The latest housing crisis has been all about inflated home prices and underwater mortgages.
But not every borrower entering foreclosure is in an upside-down position. A new report from Fitch Ratings noted that a growing number of borrowers with positive equity are falling into foreclosure.
In fact, they claim such instances have “roughly doubled” over the past two years, meaning home equity is important, but it’s not everything.
Near Negative Equity Not Good Enough
You might be thinking that these people can just sell and cut their losses, but it’s not that simple when you consider all the costs involved with unloading real estate.
First off, you’ve got real estate commissions, which can be 6% of the sales price. Then there is the backlog of missed payments and penalties.
Fitch added that loans entering foreclosure today are 24 payments behind on average, which is more than double the pre-crisis, long-term average.
Assuming the sales price is enough to cover all the outstanding expenses, it still might not make sense for a homeowner with nowhere else to go.
After all, if they’re living “rent free” in a home they like/love, why go through the trouble of selling just to break even, only to end up without a house and burdened with moving expenses?
This is why you’ve got to take the negative equity numbers with a grain of salt. Yes, nearly two million homeowners have gotten their heads above water since 2012 thanks to rising home prices, but many still can’t sell, and certainly can’t buy another home if you consider the down payment required. Or the credit score needed.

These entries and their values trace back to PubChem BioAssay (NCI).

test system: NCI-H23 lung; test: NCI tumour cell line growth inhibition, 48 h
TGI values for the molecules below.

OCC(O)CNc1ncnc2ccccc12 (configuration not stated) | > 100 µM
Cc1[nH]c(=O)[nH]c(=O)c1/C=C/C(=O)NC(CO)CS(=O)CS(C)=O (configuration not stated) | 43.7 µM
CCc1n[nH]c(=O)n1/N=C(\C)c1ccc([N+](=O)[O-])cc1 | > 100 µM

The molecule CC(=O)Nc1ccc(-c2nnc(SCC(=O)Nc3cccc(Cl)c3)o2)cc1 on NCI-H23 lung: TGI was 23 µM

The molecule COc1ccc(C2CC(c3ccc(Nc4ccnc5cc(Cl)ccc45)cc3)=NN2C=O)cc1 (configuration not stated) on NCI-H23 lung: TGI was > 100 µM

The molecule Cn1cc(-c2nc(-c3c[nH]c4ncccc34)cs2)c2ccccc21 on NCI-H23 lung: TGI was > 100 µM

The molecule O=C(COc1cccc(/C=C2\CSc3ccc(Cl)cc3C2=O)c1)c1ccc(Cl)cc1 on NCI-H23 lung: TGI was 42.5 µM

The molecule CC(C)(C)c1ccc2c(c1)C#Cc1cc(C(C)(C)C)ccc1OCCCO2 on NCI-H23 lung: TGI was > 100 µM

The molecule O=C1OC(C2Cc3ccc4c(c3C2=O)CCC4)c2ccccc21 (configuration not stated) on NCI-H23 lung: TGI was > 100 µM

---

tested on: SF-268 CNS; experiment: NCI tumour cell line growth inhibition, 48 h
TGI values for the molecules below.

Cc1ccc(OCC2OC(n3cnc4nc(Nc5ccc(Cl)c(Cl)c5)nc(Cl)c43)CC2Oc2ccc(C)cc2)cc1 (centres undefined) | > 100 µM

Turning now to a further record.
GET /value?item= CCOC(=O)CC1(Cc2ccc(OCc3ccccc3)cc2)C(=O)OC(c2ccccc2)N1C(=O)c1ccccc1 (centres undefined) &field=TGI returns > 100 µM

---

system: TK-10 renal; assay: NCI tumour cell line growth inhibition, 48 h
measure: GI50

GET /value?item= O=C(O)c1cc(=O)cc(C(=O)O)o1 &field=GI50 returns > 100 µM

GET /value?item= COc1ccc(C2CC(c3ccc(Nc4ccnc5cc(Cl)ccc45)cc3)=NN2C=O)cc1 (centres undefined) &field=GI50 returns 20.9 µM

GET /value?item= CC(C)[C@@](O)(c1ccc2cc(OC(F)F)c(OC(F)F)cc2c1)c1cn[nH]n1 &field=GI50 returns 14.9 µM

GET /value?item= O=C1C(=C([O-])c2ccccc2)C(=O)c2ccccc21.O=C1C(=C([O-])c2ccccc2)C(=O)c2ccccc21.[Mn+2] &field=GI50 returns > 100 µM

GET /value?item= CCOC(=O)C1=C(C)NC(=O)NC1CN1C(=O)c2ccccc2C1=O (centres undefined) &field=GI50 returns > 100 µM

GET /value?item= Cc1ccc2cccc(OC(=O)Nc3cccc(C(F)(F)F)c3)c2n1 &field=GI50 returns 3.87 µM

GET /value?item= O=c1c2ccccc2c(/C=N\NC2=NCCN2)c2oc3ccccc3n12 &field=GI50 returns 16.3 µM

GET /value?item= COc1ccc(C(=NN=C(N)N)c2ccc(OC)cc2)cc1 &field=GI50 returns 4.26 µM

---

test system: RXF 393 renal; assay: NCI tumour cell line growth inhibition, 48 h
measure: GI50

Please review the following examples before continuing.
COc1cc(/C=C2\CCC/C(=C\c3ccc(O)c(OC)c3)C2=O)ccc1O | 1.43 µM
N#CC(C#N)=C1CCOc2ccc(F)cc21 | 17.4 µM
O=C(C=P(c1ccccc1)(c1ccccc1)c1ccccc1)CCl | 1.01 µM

You Shouldn’t Have Tapped Your Equity
While the current foreclosure situation is certainly a sad state of affairs, many of those facing foreclosure tapped their home equity along the way, often multiple times.
Per the report, 50% of loans entering foreclosure were cash-out refinances at origination, a number that has increased steadily since 2008.
So half of these borrowers pulled money out of their homes (and spent it somewhere), instead of paying down their original mortgage, and many probably did so at the height of the market.
These foreclosures may also involve second mortgages such as HELOCs taken out after the original mortgage. Again, you have to wonder where all the cash went.
For those still with some level of home equity, tapping it is basically impossible because of the restrictive LTV limits in place today. You can’t do a 100% cash out refi anymore…thank goodness.
Additionally, many of these loans were underwritten with subprime guidelines, meaning these borrowers don’t qualify for refinances, and can’t even keep up with reduced mortgage payments via a loan modification.
In fact, about half of all the loans that recently entered foreclosure had at least one unsuccessful loan modification.
Surprisingly, loans entering foreclosure recently were eight years old on average, compared to the pre-crisis average of 2-3 years.
It is somewhat amazing that these borrowers have held on so long just to lose their homes, especially at a time when home prices are at or near peak levels again in many parts of the country.
But lenders have been slow to process foreclosures, which may explain the deeper vintage.